In 2000, Radiohead brought out their follow-up to what was considered to be a breakthrough album in 1997’s OK Computer. That album was Kid A, a controversial release which dared to put guitars second to the the use of sequencers and laptop technology. It’s popularity was most likely a surprise to their record company, EMI, just because it refused to follow the furrow which had been established by the smash of not only its predecessor, but also the album before that; universally lauded The Bends. Radiohead seemed to be on a course of their own determination, not bending to convention, and going forward with their own ideas about how their music should be made. Above all, they seemed to trust that they would have an audience which would be open-minded enough to see that the parameters of the group and their material wasn’t bound by the confines of traditional rock instruments. They were, of course, correct.
In 2007, Kid A and its sister album Amnesiac, along with the textures that carried over into 2004′ Hail to the Thief have been accepted as the true sound of the band; the icy electronics, the lyrical concerns about the political swing to the right in international politics, and the increased emphasis on the sound of the band, rather than the shape of individual songs. As such, it seems that the musical boldness of the first half of the decade are over. Radiohead have settled. Most of the time, this would be a damning indictment. But, the artistic currency the band has generated, along with the artistic momentum built up by the standards set by past releases, have allowed them to make their newest disc In Rainbows such an enjoyable and consistently interesting album.
Thom Yorke’s voice has taken the same role as Elisabeth Fraser’s in the Cocteau Twins – a means of providing a texture as opposed to conveying a story, set of thoughts, or a polemical social statement. This also may serve as a damning indictment, depending on listener expectations. But, what In Rainbows does as a whole is demonstrate what Radiohead does very well; provide a platform for sonic contrast. Yorke’s voice through out, the electronics, the beats on the opener “15 Step”, the Robert Kirby-like strings on “Faust Arp”, matched against Jonny Greenwood’s increasingly jazzier guitar lines make all the difference. Overall, the songs come off more as pieces of a whole aural landscape as opposed to individual entities or potential hit singles. The songs themselves don’t stand out as much as they have in the past. There is no “Drunken Punchup At A Wedding”, a “Knives Out”, or “No Surprises”. But, this record feels whole. Again, this is entirely due to what the band has built up for themselves in the past. As such, there are no disappointment musically here; it’s a rewarding listen. But, there isn’t much artistic movement either, no “next big thing”.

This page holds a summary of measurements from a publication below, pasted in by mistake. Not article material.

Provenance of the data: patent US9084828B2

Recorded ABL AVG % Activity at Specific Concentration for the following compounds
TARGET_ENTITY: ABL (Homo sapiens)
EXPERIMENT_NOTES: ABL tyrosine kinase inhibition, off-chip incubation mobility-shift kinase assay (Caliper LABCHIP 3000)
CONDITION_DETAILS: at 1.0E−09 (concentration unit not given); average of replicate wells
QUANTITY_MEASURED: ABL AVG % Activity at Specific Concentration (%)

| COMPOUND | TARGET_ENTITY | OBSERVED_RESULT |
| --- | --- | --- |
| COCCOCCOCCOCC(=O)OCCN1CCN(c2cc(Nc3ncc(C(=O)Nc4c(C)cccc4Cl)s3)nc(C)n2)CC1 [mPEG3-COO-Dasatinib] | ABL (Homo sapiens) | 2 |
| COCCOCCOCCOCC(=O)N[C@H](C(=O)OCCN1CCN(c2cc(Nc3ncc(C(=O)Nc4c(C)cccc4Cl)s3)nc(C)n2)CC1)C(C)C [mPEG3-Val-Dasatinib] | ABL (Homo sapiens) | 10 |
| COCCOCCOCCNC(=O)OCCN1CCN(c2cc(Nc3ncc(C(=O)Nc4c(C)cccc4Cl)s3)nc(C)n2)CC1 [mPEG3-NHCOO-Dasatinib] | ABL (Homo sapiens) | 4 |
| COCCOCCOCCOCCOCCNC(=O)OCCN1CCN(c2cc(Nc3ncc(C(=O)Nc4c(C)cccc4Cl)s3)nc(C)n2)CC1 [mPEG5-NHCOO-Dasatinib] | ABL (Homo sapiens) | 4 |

The real revolution of course has been in all the papers, both the rock press as well as in news and business journals like Business Weekly and Time. The band have challenged traditional channels by having allowed fans to download the album for whatever price they saw fit, even if that price was ‘free’. The upshot was not a total flop of download sales, but an average of about $6-$9, depending on your source; a respectable showing, considering all promotion and sales were done by the band themselves without the added mark-ups of record company costs. While the RIAA and its international equivalents witch-hunt their own customers, it seems that music fans in general are willing to pay for music after all – but not for twenty dollars a pop for a hit single or two with thirteen tracks of filler. For most, this isn’t really news at all. But the revelation here was that the band were really willing to give voice to the validity of downloading, as well as another gesture of trust to their audience. Again, they were correct.
I waited until the disc was released. Like a friend of mine once told me, there is a difference between an album and a bunch of files. I tend to agree. But, if Radiohead once led the charge in reminding fans, as well as other musicians, that the risk of changing artistic direction didn’t begin and end with Bob Dylan going electric, they now lead the charge , or at least begin the discussion, regarding the role of commercial channels in the music industry. For starters, one aspect of this is making sure that albums remain to be artistic statements, rather than mere souvenirs of concerts, or cobbled-together vehicles for hit singles. And In Rainbows is a good album. Yet what it represents is the real winner here. And hopefully the right people are taking notes.